He continued, "And the center bridges complementary areas of excellence at Einstein, in particular computation, epigenomics, and human genetics. Given the shift in biomedical science towards quantitative, multi-disciplinary approaches, this combination is a winning formula."
Dr. Eric Nestler, professor and chair of neuroscience at Mount Sinai School of Medicine, agreed, noting, "Einstein's Center for Epigenomics is well-recognized nationally, especially for the computational and analytic capabilities it's bringing to the field, and for employing those capabilities in innovative and collaborative ways to answer key scientific questions. As we learn more about the epigenomic roots of disease, Einstein's strengths are increasingly important to the next generation of medicine."
Einstein's computation abilities are further empowering genetic research through the center's Wiki-based Automated Sequence Processor (WASP), a web-based system that captures sequencing information and automatically allows analytical programs to be run, based on the sample submission, the type of assay, and other data, without the need for manual work by the end user. The results are then presented to the user in a visual, intuitive format. In the hope of promoting collaborative studies, Dr. Greally and his team plan to share the WASP software with other research institutions.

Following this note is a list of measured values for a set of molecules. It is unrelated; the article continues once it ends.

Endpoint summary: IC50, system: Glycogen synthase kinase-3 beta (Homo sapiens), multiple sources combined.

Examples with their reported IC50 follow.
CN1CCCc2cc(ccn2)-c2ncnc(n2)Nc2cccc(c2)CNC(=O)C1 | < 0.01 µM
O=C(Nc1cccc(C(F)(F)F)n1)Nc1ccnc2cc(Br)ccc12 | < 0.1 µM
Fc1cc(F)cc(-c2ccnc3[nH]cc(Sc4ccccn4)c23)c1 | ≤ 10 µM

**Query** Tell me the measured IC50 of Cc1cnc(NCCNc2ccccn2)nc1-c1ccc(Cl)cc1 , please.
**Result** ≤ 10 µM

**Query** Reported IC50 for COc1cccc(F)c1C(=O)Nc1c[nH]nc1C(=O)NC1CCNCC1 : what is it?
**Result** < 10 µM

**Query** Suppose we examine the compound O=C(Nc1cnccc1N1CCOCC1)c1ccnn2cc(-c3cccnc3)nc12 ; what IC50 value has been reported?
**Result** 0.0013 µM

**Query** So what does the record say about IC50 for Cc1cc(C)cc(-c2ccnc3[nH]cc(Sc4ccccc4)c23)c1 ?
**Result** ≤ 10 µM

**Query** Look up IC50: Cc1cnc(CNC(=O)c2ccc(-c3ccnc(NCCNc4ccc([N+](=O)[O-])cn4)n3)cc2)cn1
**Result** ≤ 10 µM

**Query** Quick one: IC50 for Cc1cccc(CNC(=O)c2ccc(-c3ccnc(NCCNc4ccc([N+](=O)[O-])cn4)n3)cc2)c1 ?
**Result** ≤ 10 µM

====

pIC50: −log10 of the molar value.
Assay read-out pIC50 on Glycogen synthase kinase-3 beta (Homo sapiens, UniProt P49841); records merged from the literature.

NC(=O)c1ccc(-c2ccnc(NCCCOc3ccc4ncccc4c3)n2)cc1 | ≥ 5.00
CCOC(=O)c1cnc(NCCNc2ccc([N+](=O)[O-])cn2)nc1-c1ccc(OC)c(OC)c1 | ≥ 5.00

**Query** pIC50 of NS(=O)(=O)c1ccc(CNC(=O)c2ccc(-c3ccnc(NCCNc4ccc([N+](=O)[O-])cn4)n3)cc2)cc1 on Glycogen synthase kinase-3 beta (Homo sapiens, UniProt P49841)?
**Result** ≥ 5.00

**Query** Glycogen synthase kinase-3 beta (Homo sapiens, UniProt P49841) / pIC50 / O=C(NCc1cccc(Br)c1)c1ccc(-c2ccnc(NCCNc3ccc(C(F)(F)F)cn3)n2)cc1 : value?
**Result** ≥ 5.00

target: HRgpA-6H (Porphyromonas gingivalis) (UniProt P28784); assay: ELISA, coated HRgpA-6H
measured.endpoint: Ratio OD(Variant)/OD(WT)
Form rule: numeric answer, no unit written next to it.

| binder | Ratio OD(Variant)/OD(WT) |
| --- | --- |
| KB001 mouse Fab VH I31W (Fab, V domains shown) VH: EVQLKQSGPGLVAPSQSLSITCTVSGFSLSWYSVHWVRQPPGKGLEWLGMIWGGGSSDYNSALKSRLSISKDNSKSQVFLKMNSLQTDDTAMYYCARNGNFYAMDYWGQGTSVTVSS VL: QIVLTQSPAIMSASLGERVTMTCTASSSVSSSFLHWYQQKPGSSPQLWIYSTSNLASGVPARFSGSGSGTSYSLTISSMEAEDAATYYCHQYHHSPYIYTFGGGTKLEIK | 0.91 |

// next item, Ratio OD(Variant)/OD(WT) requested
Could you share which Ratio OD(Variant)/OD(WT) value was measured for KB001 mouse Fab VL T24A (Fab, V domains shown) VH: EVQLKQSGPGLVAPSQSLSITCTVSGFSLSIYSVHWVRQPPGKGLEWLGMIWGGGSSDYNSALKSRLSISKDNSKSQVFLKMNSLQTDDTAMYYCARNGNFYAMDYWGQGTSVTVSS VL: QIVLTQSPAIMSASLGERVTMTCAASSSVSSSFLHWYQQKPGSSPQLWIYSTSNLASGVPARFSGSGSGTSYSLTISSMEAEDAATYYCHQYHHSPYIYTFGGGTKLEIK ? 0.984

"We recognize that the bigger challenges in genetics have to be solved collectively," said Dr. Greally. "That emphasis on collaboration is one of the hallmarks of research at Einstein."
Eventually, this integrated, automated, easily understood approach to genetic analysis may extend to clinicians. Dr. Greally sees the possibility of someday having WASP as the foundation for a system that integrates molecular and clinical information and presents the results to the clinician in a visually-intuitive way, for which his group is taking inspiration from the Bloomberg terminal for financial data, and the Virtual Observatory for the astrophysics community. This would represent the ultimate form of "personalized medicine," a term popularized in the wake of the first genome sequencing.
"Our vision is that clinicians with stethoscopes around their necks will be able to analyze very complex, high-throughput data," he explained. "They can then explore what there is that makes their patient special or translate a gut feeling about a patient into the molecular data that will provide the answers they need for identifying better medical treatment."
Posted on: Wednesday, February 29, 2012